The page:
Farah Siraj to Perform at Stephenson Memorial Concert


Farah Siraj

Farah Siraj
(Photo: Ann Blake)

Farah Siraj will perform World Peace Music, a fusion of flamenco, jazz, Bossa nova, pop and Middle Eastern music at Berea College’s Stephenson Memorial concert on Thursday Nov. 15, at 8 p.m. in Phelps Stokes Chapel.

Siraj, born in Amman, Jordan and considered a Middle Eastern prodigy, earned a degree in music from Berkeley College of Music in Boston. Named Jordan’s “Musical Ambassadress” in recognition of her musical ability, her career has spanned across Europe, the Middle East, South America and the United States. Siraj has performed at various prestigious platforms around the world for notable people including King Abdullah II and Queen Rania of Jordan and King Juan Carlos of Spain.

Siraj uses her music to promote peace and give a voice to those who would otherwise go unheard. She brings awareness of the negative consequences associated with war and violence, while advocating for the rights of women, refugees and animals.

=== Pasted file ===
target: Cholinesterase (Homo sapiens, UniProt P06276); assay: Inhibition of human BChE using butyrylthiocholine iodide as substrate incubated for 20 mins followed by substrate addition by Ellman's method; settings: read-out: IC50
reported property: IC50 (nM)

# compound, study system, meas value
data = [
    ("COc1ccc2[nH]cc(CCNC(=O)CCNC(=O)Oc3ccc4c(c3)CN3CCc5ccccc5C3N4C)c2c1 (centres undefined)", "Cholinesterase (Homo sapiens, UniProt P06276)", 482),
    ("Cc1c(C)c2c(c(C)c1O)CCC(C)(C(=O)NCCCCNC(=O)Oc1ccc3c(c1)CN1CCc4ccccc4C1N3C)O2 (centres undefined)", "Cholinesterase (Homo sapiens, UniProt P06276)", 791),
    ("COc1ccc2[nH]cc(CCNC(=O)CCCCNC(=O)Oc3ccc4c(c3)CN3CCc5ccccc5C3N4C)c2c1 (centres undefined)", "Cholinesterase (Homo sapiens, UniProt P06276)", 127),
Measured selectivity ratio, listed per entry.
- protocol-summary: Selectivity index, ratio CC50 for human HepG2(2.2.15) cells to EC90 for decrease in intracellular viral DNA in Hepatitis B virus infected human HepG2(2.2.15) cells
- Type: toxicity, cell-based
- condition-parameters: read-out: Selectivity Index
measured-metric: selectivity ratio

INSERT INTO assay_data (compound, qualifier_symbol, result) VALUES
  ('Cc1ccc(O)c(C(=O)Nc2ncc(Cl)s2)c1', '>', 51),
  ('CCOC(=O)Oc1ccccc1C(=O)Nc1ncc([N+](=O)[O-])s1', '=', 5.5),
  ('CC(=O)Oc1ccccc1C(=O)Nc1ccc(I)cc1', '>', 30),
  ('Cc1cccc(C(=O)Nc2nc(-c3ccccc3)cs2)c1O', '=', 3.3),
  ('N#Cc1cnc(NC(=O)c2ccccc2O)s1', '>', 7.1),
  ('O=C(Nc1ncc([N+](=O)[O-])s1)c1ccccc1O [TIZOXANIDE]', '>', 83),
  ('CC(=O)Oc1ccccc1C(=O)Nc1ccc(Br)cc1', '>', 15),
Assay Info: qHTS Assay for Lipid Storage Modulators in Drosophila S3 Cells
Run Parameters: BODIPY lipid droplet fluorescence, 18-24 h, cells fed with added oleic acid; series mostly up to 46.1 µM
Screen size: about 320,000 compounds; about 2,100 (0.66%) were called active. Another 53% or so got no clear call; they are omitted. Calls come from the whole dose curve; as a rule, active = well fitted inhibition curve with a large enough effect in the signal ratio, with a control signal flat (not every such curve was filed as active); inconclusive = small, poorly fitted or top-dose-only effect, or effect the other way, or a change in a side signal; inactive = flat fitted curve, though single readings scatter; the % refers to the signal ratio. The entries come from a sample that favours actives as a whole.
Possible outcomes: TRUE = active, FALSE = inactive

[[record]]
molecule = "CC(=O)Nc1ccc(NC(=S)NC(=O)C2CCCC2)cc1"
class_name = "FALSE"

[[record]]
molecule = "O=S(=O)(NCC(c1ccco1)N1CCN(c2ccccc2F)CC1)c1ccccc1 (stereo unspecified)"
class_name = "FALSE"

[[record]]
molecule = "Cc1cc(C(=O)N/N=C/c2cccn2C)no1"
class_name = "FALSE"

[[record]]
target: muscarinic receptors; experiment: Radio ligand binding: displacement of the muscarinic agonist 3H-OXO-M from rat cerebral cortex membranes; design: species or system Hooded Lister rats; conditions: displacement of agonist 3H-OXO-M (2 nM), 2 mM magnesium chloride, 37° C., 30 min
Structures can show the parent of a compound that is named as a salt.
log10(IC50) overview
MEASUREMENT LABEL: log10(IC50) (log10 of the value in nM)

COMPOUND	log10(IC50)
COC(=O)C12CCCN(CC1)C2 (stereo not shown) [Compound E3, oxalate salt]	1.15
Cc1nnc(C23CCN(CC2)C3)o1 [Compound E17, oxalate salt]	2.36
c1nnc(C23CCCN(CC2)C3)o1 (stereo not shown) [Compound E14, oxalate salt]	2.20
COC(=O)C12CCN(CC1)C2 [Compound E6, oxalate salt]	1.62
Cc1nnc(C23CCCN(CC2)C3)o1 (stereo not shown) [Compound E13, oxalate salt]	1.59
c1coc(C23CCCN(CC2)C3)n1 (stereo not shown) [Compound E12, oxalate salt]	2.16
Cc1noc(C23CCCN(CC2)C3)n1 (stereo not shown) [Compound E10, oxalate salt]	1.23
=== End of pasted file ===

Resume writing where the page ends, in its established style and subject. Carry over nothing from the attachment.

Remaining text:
The convocation events, which are provided free to both the campus and public communities, are a significant part of a student’s educational experience at Berea College. Visit the Convocations website for the schedule of all convocations this academic year.

Categories: News, People, Programs and Initiatives
Tags: Convocation, Farah Siraj, music, Stephenson Memorial Concert

Berea College, the first interracial and coeducational college in the South, focuses on learning, labor and service. The College admits only academically promising students with limited financial resources, primarily from Kentucky and Appalachia, although students come from 40 states and 70 countries. Every Berea student receives a Tuition Promise Scholarship, which means no Berea student pays for tuition. Berea is one of nine federally-recognized Work Colleges, so students work 10 hours or more weekly, earning money for books, housing and meals. The College’s motto, “God has made of one blood all peoples of the earth,” speaks to its inclusive Christian character.